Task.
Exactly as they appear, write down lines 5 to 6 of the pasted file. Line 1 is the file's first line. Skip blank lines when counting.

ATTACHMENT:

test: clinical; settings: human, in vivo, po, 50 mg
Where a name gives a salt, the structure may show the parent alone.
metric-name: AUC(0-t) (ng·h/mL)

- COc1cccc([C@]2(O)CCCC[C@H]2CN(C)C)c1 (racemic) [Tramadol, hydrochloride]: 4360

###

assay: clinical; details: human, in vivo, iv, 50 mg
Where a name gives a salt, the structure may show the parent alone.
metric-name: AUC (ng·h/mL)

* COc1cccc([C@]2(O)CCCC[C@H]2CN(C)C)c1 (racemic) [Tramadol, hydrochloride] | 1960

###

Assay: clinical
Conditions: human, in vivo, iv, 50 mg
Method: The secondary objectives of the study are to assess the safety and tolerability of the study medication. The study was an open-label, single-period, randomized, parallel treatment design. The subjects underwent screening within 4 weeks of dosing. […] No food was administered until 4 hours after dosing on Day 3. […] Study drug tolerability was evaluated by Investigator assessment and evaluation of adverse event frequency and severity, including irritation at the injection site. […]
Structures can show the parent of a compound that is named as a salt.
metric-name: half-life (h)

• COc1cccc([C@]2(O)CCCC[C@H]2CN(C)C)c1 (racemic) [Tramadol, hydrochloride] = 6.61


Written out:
###

assay: clinical; details: human, in vivo, iv, 50 mg